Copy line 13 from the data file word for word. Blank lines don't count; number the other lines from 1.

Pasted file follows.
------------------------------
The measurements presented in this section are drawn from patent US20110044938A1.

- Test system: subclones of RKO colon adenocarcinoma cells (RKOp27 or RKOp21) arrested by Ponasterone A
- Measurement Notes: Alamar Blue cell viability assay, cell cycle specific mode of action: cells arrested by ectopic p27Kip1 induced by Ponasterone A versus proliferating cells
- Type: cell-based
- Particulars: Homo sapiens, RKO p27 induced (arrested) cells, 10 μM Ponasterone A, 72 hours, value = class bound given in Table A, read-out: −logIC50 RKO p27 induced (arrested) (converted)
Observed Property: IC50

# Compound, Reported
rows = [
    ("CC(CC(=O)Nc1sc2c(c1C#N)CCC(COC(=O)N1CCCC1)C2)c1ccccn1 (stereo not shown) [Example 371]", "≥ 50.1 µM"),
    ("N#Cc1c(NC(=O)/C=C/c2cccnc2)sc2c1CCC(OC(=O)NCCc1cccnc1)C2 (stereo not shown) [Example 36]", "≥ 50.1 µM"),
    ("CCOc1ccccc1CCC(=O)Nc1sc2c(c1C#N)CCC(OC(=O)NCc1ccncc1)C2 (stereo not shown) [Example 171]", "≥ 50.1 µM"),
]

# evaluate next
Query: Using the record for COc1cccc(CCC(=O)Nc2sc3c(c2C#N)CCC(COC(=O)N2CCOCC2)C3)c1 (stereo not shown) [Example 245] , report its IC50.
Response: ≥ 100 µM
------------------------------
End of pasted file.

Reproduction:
# evaluate next